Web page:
The city of Boston was selected over San Francisco, Washington D.C. and two-time host Los Angeles to represent the U.S. in a bid for the 2024 Summer Olympics, according to an announcement by the United States Olympic Committee on Thursday. The U.S. last hosted the Summer Games in Atlanta in 1996.
After swinging and missing on bids for the 2012 (New York) and 2016 (Chicago) Summer Olympics, the United States did not bid for the 2020 games in an attempt to refocus on landing either the 2024 Summer games or the 2026 Winter games. The 2020 Summer games were awarded to Tokyo over Istanbul and Madrid, while the 2022 winter games are down to Almaty, Kazakhstan or Beijing, China.
Boston will now begin the long, two-and-a-half year process to put together a compelling bid to land the games. The U.S. bid is expected to face steep competition from Rome, Paris, Hamburg or Berlin, Budapest and Istanbul. Bostonians will have to wait until the summer of 2017 before the IOC makes its final decision on the 2024 Summer Games.
With Boston receiving the nod from the USOC, the question on Superfans' minds is how Boston College will be involved in the city's bid to host the games.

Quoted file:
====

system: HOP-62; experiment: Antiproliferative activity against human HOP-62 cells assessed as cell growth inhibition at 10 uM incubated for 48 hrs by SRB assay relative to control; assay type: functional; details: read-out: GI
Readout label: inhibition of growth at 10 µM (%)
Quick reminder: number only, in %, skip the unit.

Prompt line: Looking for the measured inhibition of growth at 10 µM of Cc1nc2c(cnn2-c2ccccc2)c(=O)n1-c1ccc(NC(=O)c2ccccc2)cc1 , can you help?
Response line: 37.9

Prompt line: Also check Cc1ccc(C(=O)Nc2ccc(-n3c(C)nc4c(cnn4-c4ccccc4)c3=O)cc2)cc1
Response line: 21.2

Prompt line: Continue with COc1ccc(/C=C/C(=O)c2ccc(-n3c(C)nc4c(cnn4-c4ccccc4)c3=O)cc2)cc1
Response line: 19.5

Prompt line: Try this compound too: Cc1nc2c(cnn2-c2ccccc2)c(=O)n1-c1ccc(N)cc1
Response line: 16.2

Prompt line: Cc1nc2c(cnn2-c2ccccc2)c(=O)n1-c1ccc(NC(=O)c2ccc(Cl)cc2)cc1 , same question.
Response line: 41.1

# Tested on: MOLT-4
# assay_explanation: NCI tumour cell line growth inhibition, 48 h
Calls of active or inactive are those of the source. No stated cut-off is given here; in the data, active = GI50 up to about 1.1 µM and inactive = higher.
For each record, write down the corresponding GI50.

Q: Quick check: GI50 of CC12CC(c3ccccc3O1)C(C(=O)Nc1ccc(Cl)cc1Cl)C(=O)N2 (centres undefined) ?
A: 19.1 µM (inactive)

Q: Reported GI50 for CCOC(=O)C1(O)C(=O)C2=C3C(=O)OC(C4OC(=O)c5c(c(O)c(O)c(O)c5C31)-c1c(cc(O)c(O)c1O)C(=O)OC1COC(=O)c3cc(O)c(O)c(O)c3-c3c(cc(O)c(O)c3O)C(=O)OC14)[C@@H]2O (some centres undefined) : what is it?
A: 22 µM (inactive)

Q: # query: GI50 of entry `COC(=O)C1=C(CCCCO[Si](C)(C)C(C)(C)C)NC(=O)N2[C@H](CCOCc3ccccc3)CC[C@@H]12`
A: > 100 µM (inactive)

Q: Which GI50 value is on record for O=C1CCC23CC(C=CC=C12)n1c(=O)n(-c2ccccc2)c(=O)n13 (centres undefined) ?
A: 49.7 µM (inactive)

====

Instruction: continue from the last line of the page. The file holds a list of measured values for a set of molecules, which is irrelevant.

The Boston bid will be under the IOC's new bidding guidelines, which were drafted with an eye towards keeping costs down and reusing already existing venues. And while it's far too soon for specifics, organizers have already said that the city's dozens of colleges and universities will have a big role in the city's bid. Given the IOC's new bidding guidelines and how geographically compact the city is, the bid is expected to rely heavily on existing venues, including Boston College's Conte Forum.
Just don't expect the USOC to plunk down an Olympic Stadium or the Olympic village on BC's postage stamp of a campus.
Current plans call for a "modular," 60,000-seat Olympic stadium to be built at Widett Circle along I-93 near Frontage Road. Instead of building a massive stadium near downtown Boston that gets little use after the games, organizers have said the stadium can be repurposed, downsized or completely moved to a different site. The Olympic village to house the athletes is planned for the former Bayside Expo grounds, which will be later converted into dorms for UMass-Boston. Dorms at BU and Northeastern may be used for housing the media.
It's far too early to speculate on how Boston College's athletics facilities will be used, but it's sure fun to think about watching, I don't know, judo or table tennis at Conte Forum, or rugby sevens at Alumni Stadium. Hopefully there are also some more lasting transportation improvements included in the city's bid as well. Can you imagine Olympians trying to get downtown on the Green B-line T? Though I am getting ahead of myself a bit here as there's still a long road ahead for the city of Boston and its Olympic-sized dreams.